A lot of local teens are getting text messages from unknown numbers. And many are asking what's it all about? Contact 13 went digging for answers.
A 15-year-old recently received this message. It says "A classmate nominated you. Find out who voted for you." In a message to another teen, it says "Someone you know said something nice about you." Both messages end with a link.
Local mom Cindy Gentis says the first thing she thought was the link probably leads to a virus.
"I'm skeptical though. But I think as a parent we should be," Gentis says.
Contact 13 looked into it. It turns out the link leads to a new app called IRL or In Real Life. The anonymous messages were sent by friends of the recipients. The social app encourages users to get together offline, by encouraging planned activities like a movie or dinner.
But here's what else concerns some parents. The app is rated for 12-year-old kids and up but includes some suggestive themes, profanity, crude humor and references to alcohol, tobacco and drug use.
Contact 13 spoke with app CEO Abraham Shafi, who says IRL "actually requires users to be at least 13 years old. He says Apple is actually the one that classifies the app as 12+ and Apple includes the reference to racy topics for all apps in this category.
But here's another concern. When you sign up, IRL asks for the user's age, what school they attend, plus access to contacts and your phone's location.
"Then depending on what that app shares with everyone else, you're in a situation where your teenager is divulging all their personal information. That in itself scares me," Gentis says.
But Shafi says IRL doesn't share its user information with any third parties. And he wants parents and teens to know the purpose of the app is to get people off their phones and truly enjoying each other's company in the real world.
The IRL app just launched in February. And the CEO says he wants to make sure they remain transparent and available. That's why he's providing an email address for anyone with questions.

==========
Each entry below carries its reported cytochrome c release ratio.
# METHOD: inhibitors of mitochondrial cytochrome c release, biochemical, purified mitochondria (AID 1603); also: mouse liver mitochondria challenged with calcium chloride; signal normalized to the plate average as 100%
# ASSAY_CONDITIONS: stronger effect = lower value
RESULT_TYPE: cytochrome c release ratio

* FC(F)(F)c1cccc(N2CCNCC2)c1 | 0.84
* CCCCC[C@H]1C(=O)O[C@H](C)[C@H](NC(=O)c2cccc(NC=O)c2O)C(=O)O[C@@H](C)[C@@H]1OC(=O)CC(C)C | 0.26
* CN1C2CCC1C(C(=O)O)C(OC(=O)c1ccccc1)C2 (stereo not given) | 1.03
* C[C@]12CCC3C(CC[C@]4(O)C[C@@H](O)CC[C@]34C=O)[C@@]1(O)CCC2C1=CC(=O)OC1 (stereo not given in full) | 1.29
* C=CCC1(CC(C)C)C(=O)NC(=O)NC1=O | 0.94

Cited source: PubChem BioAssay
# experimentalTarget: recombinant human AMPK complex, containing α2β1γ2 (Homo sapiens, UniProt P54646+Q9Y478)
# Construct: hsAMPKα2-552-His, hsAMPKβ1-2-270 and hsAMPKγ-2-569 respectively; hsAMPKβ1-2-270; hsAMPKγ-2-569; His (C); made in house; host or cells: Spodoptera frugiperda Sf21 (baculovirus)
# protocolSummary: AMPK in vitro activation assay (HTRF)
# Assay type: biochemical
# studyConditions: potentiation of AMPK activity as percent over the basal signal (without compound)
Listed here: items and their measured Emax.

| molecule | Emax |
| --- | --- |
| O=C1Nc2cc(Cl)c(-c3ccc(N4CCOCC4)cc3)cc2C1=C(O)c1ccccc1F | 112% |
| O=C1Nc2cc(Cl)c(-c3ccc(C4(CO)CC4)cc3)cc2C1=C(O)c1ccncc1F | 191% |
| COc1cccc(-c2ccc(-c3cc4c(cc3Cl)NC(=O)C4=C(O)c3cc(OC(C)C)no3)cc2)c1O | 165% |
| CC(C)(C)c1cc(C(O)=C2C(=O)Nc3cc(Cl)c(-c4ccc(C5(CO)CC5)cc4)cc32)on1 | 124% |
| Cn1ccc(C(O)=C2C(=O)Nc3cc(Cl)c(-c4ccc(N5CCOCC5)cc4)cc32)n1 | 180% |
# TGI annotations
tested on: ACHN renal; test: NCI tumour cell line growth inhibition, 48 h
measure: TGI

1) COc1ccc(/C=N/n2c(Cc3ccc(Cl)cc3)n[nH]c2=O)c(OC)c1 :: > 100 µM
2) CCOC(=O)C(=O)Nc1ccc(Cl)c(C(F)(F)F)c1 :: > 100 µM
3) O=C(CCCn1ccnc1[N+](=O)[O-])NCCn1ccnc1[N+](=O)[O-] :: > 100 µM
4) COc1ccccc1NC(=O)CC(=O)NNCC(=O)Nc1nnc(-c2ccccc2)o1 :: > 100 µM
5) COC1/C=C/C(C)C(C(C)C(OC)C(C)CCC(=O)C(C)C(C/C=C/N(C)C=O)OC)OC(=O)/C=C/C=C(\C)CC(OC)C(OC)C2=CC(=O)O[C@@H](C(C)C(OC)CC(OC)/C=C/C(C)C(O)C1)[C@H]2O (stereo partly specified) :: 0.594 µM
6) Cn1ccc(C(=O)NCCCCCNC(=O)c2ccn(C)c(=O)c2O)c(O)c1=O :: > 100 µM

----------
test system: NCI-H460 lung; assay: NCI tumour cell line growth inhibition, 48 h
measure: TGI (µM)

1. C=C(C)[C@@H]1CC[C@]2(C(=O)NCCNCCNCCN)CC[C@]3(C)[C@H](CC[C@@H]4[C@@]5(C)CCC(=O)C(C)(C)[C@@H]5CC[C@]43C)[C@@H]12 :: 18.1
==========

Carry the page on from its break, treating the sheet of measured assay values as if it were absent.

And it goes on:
Here's a statement from IRL and their contact information:
"IRL aims to solve smartphone addiction by bringing people together in real life. On average, US consumers spend 5 hours on their phones each day, and nowhere is this trend more worrisome than with teens. For example, several recent studies have found a link between smartphone usage and depression and suicide.
Our app makes sending and receiving invites fun and easy. Within the app, users can send and receive compliments anonymously to each other. Users are only sent messages in three instances, when they are invited by friends to hang out, added as a friend, or if they've received a compliment from a friend (with the ability to simply opt out immediately if they are not interested in receiving anymore messages). We've designed our app so that it boosts our users' self-confidence and takes away the anxiety and social pressure of inviting friends to hang out.
We believe that we're using technology to make a positive social impact and recently received a nod from Apple as they listed us as one of their favorite new apps. However, we understand the concerns of parents and have built in clear mechanisms to protect our users. Users must be 13 and older to use the app. Within the app, users are only able to interact with people in their phone's contacts list, or friend's of friends. We never plan on monetizing the app through advertising, and will never sell your data. Additionally, we're in the process of partnering with a crisis text line who can offer mental health advice to our users that need it, this will be live in May for Mental Health Awareness month. If any users or parents of our users have feedback to share on how they think the app can be improved, we'd love to hear from them. They can reach out to us email@example.com."